desist. India had 600,000 troops on the border with armour. The world
took this threat of war seriously. The fact is that Pakistan's atomic
weapons had not deterred India. Why didn't they deter? It is simple.
India too has many more nuclear weapons and vehicles to deliver. If
Pakistan's nuclear deterrent deters India, there is no reason why
many more Indian nuclear weapons would not deter Pakistan.
Actually, India dared Pakistan to use its nukes first and wait for a
massive riposte. Pakistanis, instead of worsening the situation,
found discretion to be better than valour and decided to concede the
main Indian demand: Pakistan should rein in jihadis. The Indians were
not fools to then go to war. They got what they wanted: that Pakistan
should not let its territory be used against India. The assurance was
credible. One's conclusion is that the nuclear weapons of Pakistan
did not deter India from invading it. What happened was that Pakistan
gave India what it demanded. The nukes proved useless in deterring
India from demanding and getting the desired promise.
This central fact should guide Pakistan's policy makers. No more wars
with India should be the aim. Islamabad has to follow a policy of
peace, whether or not India responds likewise. Pakistan has to
persevere. This is now a given. If this is so, a whole new policy
orientation towards India is needed. This new India policy would be
hindered by the presence of nukes, being a cold war baggage.
The best course will be to ask Muhammad al Baradei, the IAEA chief,
to come and take charge of these weapons. Let his scientists
dismantle them in a scientific manner into elements that can be used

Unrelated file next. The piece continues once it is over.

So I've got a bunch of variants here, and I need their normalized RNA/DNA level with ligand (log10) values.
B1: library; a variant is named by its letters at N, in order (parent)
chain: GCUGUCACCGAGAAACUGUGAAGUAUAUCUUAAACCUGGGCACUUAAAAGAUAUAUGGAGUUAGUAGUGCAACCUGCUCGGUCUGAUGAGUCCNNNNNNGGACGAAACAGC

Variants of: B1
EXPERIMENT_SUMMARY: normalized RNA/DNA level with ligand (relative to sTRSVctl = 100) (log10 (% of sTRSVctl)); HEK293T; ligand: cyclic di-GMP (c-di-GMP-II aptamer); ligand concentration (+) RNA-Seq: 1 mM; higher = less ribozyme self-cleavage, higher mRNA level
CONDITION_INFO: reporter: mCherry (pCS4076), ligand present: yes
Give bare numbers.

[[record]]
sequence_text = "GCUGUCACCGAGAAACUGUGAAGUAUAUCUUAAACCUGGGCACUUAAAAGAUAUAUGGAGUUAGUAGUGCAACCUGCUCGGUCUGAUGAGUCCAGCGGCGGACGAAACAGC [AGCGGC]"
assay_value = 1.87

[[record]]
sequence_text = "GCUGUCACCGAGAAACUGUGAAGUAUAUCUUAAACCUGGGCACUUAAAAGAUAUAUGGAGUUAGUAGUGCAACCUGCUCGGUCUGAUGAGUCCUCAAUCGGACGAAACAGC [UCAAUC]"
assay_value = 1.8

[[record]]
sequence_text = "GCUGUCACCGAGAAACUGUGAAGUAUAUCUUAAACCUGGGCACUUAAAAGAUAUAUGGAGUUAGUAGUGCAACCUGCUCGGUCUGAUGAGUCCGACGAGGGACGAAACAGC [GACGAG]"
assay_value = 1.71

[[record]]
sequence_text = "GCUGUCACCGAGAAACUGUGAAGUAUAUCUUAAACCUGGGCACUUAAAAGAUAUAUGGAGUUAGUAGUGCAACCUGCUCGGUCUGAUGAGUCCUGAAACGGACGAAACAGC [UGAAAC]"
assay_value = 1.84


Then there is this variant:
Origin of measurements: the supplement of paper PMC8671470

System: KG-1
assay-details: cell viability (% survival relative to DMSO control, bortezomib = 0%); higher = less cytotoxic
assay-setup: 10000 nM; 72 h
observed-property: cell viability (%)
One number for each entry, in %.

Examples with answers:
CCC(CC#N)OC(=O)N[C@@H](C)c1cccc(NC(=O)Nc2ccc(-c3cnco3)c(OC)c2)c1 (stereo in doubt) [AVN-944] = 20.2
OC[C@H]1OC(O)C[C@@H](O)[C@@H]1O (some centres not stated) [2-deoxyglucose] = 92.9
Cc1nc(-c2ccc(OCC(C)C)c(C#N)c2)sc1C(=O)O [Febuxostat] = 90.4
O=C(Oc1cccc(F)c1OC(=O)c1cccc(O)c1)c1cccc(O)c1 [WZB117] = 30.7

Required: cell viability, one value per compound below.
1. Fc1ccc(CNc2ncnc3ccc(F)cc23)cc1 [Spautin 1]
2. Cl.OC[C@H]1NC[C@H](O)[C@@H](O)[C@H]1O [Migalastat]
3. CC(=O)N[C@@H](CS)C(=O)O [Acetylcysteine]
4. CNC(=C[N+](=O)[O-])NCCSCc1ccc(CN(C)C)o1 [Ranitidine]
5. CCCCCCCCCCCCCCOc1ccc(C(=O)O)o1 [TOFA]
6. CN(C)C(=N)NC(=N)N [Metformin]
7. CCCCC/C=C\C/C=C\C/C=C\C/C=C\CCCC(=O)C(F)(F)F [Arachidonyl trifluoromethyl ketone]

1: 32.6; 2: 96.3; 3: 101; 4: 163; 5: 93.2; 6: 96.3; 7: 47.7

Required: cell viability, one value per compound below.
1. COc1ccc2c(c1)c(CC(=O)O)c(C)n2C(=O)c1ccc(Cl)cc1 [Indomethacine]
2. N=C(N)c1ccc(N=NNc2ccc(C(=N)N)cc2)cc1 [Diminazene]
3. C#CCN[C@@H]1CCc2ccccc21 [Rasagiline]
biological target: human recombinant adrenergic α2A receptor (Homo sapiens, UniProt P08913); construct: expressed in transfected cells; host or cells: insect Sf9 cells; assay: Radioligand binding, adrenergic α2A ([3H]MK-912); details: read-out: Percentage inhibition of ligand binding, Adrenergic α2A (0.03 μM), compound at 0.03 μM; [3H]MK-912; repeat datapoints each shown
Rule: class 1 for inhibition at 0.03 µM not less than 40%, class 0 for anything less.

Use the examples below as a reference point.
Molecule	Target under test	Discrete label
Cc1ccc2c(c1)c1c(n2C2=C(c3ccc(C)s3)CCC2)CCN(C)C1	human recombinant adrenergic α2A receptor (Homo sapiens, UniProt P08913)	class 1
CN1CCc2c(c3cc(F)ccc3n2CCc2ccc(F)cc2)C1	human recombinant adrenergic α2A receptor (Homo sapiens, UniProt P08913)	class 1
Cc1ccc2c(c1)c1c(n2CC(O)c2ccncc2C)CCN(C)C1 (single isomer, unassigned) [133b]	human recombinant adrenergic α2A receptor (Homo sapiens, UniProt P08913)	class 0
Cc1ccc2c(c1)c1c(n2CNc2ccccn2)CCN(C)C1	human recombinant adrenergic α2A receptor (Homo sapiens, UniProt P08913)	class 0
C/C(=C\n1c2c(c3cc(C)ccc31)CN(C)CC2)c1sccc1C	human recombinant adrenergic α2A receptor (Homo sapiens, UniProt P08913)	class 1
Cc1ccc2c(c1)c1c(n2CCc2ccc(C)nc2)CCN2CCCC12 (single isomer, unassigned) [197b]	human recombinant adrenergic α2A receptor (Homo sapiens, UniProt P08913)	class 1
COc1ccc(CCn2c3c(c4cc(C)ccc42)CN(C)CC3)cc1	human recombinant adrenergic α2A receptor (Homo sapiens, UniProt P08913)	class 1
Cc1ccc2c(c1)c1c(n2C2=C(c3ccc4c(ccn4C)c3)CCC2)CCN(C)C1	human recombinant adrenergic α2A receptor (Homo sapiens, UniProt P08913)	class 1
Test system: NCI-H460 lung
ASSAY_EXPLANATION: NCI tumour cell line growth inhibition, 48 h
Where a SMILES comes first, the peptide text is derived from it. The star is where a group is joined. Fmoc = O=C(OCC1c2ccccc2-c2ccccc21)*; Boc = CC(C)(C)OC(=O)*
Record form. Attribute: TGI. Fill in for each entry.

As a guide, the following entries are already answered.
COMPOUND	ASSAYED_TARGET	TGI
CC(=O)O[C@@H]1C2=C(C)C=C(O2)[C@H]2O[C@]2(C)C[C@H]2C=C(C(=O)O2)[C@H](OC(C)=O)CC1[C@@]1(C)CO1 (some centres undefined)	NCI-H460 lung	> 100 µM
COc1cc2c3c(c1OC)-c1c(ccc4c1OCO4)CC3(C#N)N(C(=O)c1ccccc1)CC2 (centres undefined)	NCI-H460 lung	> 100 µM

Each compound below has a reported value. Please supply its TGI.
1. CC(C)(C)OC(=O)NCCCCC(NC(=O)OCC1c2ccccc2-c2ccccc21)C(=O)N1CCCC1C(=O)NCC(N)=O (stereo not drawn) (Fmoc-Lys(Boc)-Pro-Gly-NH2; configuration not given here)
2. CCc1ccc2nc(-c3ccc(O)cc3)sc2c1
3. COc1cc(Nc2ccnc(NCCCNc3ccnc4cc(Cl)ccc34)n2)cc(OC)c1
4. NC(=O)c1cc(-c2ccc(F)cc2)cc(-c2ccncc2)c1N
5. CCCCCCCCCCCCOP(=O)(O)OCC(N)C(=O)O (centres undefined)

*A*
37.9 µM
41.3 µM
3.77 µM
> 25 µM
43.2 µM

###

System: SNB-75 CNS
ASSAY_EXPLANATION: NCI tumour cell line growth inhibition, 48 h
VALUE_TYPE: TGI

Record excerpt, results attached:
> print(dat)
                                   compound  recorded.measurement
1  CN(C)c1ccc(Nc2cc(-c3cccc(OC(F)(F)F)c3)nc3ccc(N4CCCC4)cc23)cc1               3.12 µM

or disposed off safely. Doubtless, the world faces a problem: fissile
material cannot safely be disposed off. But that is a different
subject for scientists to tackle. Islamabad had better sign the NPT,
CTBT and all the rest of the protocols. It should become a wholly
non-nuclear power. That would lift the nightmare of India using its
nuclear arsenals to decimate the urban-industrial centres of
Pakistan. The threat of a possible conventional war would remain. But
that will be faced best with policies of peace, more democracy, more
trade and more popular contacts.
The matter does not end here. The nuclearisation of South Asia has
meant huge distortions in the economies of both India and Pakistan.
Far too many resources are being devoted to useless militarisation.
Insofar as India is doing it, well that has to be deprecated. But
Pakistanis should desist from doing what the Indians are doing so as
not to remain entrapped in an arms race. Pakistan must eschew
Indians pose no existential threat to Pakistan. One holds that India
is now far too Hinduised to think of annexing even a village of
Pakistan. It simply has no use for Pakistani Muslims. India would say
fine things for diplomatic purposes and be a good enough foreign
power, if Pakistanis would allow it. But it would remain a foreign
power. It would not now do what Nehru implied with his policy of more
popular contacts. Nehru is dead and India has got rid of much of his
legacy. India is now a different kettle of fish.
Pakistan has to adjust and evolve new policies regarding its nuclear
weapons. Nukes are bad for the world and are even worse for South
Asia. Pakistanis should revert to their earlier stance of wanting to
make South Asia a nuclear weapons-free zone. Islamabad would acquire
a high moral stature, a la South Africa, and its words would
resonate. Pakistanis should be leading the world nuclear disarmament
movement. Arguments have long been clear against a nuclear apartheid
in which some possess nuclear weapons and boss over others on that
basis. Pakistanis should be an important part of world peace and
anti-nuclear movements. Some Indians are also campaigning against
nuclearisation of South Asia. Pakistanis should join hands with them
and strengthen the common movement.